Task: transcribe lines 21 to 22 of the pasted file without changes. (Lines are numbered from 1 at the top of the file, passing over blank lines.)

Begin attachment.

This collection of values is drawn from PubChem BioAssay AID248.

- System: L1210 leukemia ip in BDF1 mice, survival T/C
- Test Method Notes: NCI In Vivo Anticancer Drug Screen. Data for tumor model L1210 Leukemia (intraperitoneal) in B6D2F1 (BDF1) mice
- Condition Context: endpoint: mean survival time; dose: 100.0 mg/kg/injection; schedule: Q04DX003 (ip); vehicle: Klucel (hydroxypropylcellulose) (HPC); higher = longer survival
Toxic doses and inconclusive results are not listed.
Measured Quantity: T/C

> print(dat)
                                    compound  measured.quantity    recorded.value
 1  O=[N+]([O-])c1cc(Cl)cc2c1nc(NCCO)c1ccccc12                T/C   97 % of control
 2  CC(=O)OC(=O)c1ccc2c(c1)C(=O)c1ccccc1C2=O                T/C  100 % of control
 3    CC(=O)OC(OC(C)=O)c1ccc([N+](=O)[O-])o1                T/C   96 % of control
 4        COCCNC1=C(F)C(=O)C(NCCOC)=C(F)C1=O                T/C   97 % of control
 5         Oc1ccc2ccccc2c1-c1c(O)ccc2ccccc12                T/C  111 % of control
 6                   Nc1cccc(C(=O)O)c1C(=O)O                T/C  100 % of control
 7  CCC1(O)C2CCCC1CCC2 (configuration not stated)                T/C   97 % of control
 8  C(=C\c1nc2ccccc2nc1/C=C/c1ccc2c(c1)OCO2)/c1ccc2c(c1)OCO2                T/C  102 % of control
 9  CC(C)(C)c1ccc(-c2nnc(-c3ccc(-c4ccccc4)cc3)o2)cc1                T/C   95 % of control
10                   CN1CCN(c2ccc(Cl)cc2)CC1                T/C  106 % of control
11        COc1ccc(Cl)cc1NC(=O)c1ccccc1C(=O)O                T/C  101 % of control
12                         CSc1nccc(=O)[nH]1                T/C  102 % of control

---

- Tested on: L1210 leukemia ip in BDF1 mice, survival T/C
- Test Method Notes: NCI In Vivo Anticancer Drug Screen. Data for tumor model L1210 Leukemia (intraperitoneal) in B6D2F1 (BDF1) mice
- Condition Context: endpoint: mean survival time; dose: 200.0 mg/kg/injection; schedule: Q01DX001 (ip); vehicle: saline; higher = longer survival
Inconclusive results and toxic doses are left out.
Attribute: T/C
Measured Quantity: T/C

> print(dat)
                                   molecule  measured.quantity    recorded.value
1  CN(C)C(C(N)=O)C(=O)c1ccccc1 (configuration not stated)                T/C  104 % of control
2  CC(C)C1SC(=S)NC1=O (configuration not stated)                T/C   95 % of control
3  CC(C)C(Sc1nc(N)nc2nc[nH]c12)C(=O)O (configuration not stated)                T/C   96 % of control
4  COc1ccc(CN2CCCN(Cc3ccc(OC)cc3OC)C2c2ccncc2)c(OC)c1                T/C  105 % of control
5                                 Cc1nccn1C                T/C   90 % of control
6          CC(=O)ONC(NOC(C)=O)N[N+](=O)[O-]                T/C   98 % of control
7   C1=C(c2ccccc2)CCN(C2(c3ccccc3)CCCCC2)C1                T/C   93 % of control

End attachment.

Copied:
---

- Tested on: L1210 leukemia ip in BDF1 mice, survival T/C